“An improvement of less than two-tenths of a percent in converting online prospects to customers increased revenues by $5 million.”
(From a recent Chief Outsiders engagement summary)
I’m only a student of online marketing, not a master. In recent weeks, I spent time with colleagues who ARE masters of online marketing and eCommerce.
I’ve seen how they work carefully on conversion — increasing the percentage of people who respond at each point in the progression from Aware, to Interested, to Engaged, to Buying, and Repeat Buying. Improved conversion often comes from discovering which offer, wording and graphic design make it easiest for prospects to “get” why the offer might be for them.
Below is an example of a very simple conversion map. (This one is for a pre-recorded educational program I marketed online a while back).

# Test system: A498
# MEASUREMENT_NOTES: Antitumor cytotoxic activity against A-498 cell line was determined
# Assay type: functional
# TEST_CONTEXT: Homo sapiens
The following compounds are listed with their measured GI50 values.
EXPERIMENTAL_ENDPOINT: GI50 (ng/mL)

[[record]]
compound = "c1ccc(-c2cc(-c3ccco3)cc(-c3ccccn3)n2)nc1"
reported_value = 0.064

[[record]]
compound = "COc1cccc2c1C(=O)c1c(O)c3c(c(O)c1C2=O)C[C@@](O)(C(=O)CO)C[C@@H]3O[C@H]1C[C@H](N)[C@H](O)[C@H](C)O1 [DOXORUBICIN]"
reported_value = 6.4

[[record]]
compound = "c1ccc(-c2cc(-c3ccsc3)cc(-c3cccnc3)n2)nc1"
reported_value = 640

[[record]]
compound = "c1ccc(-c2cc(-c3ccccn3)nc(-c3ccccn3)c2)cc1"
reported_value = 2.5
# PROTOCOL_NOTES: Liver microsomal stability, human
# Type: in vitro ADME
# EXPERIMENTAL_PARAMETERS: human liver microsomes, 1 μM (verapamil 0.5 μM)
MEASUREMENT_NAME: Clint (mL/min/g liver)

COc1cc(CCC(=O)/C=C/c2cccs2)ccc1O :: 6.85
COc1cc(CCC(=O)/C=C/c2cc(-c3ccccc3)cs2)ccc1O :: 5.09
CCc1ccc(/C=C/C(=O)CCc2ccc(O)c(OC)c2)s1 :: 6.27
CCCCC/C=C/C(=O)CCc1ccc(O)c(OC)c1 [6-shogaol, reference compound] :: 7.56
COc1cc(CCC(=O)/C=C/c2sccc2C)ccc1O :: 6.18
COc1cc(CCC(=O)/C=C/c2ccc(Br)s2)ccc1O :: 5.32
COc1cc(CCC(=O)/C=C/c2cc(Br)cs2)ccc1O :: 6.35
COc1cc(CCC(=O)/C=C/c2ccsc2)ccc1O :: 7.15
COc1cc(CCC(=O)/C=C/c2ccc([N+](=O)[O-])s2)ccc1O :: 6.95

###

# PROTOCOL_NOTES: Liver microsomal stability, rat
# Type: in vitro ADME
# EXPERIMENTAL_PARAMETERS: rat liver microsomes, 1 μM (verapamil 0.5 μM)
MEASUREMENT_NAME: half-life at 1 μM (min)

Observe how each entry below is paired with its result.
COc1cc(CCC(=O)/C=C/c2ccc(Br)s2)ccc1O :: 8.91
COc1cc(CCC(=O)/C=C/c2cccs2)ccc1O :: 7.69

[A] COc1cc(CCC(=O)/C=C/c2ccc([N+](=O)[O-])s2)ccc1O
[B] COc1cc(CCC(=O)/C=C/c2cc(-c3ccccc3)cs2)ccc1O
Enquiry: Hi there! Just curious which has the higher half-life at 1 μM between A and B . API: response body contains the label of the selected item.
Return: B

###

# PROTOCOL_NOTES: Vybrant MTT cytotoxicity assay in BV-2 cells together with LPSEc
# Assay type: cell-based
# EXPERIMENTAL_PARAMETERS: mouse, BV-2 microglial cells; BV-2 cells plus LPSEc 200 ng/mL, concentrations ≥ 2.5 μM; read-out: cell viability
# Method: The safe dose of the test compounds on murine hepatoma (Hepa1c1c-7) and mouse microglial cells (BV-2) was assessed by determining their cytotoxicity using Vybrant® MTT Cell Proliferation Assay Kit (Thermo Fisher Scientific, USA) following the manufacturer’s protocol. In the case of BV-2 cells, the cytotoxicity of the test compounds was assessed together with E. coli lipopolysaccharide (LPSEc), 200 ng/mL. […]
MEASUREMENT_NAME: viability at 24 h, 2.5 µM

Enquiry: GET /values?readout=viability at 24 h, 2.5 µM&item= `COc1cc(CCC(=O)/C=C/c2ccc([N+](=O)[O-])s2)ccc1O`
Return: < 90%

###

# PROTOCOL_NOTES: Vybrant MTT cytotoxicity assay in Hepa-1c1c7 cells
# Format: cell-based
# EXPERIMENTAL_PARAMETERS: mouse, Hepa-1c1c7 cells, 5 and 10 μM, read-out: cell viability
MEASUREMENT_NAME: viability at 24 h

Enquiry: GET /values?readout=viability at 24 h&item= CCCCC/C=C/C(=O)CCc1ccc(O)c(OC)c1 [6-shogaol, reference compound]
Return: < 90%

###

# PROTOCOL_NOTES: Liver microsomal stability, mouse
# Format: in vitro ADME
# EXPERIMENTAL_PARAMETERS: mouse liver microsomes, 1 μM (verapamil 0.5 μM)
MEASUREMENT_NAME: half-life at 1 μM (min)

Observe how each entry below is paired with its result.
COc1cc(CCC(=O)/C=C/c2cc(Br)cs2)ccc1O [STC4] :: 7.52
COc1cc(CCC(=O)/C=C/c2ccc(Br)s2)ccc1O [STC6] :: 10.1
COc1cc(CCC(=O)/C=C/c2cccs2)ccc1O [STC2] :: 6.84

In an online environment, customer responses at each stage are typically quite measurable. A seller can test different offers and messages, see how prospects respond, and do more of what works. That data makes it easier to increase conversion online than it is offline.
Let’s say, though, that your company’s website plays a role in attracting and informing B2B prospects—but your transactions are done offline in the traditional ways. You can still increase prospects’ and customers’ receptivity to what you offer them and increase your company’s conversion rate. Assess where you are losing prospects that could have easily said yes.
If you’re like many companies, it could be for two reasons.
Two Ways to Lose B2B Prospects
Two Tips for Increasing Offline Conversion
To make sure that prospects are not missing the biggest value your firm can provide:
In these ways, you can demonstrate your value so that you don’t have to lower your prices to land or retain customers.
If your business needs to reach customers with messaging that speaks to what they most want to know, schedule a quick call with Bob Sherlock.